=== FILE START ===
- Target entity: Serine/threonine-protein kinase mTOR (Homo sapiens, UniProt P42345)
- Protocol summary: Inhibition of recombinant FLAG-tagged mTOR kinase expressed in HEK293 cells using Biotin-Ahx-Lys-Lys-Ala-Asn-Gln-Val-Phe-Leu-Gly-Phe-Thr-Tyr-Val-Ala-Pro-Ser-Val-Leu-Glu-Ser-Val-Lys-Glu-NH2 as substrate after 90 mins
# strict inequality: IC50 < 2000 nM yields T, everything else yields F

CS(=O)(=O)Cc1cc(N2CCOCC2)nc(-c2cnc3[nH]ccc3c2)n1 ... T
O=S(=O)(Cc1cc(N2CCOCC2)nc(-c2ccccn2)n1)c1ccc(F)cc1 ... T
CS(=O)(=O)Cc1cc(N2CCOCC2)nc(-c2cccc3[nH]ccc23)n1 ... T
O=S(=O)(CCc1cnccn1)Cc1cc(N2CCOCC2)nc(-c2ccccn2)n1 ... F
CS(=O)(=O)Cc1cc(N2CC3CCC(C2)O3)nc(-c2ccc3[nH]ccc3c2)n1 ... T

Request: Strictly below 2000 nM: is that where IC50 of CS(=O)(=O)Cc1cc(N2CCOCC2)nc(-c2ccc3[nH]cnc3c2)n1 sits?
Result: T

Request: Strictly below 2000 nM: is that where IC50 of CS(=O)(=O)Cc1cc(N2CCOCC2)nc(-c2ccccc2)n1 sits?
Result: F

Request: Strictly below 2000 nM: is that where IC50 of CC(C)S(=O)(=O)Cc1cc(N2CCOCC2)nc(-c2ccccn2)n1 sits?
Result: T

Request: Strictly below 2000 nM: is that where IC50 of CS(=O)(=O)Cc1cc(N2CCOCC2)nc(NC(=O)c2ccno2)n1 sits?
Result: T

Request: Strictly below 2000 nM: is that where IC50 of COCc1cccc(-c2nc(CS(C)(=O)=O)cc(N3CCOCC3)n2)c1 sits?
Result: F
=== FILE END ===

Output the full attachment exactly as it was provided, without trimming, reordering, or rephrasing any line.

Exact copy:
- Target entity: Serine/threonine-protein kinase mTOR (Homo sapiens, UniProt P42345)
- Protocol summary: Inhibition of recombinant FLAG-tagged mTOR kinase expressed in HEK293 cells using Biotin-Ahx-Lys-Lys-Ala-Asn-Gln-Val-Phe-Leu-Gly-Phe-Thr-Tyr-Val-Ala-Pro-Ser-Val-Leu-Glu-Ser-Val-Lys-Glu-NH2 as substrate after 90 mins
# strict inequality: IC50 < 2000 nM yields T, everything else yields F

CS(=O)(=O)Cc1cc(N2CCOCC2)nc(-c2cnc3[nH]ccc3c2)n1 ... T
O=S(=O)(Cc1cc(N2CCOCC2)nc(-c2ccccn2)n1)c1ccc(F)cc1 ... T
CS(=O)(=O)Cc1cc(N2CCOCC2)nc(-c2cccc3[nH]ccc23)n1 ... T
O=S(=O)(CCc1cnccn1)Cc1cc(N2CCOCC2)nc(-c2ccccn2)n1 ... F
CS(=O)(=O)Cc1cc(N2CC3CCC(C2)O3)nc(-c2ccc3[nH]ccc3c2)n1 ... T

Request: Strictly below 2000 nM: is that where IC50 of CS(=O)(=O)Cc1cc(N2CCOCC2)nc(-c2ccc3[nH]cnc3c2)n1 sits?
Result: T

Request: Strictly below 2000 nM: is that where IC50 of CS(=O)(=O)Cc1cc(N2CCOCC2)nc(-c2ccccc2)n1 sits?
Result: F

Request: Strictly below 2000 nM: is that where IC50 of CC(C)S(=O)(=O)Cc1cc(N2CCOCC2)nc(-c2ccccn2)n1 sits?
Result: T

Request: Strictly below 2000 nM: is that where IC50 of CS(=O)(=O)Cc1cc(N2CCOCC2)nc(NC(=O)c2ccno2)n1 sits?
Result: T

Request: Strictly below 2000 nM: is that where IC50 of COCc1cccc(-c2nc(CS(C)(=O)=O)cc(N3CCOCC3)n2)c1 sits?
Result: F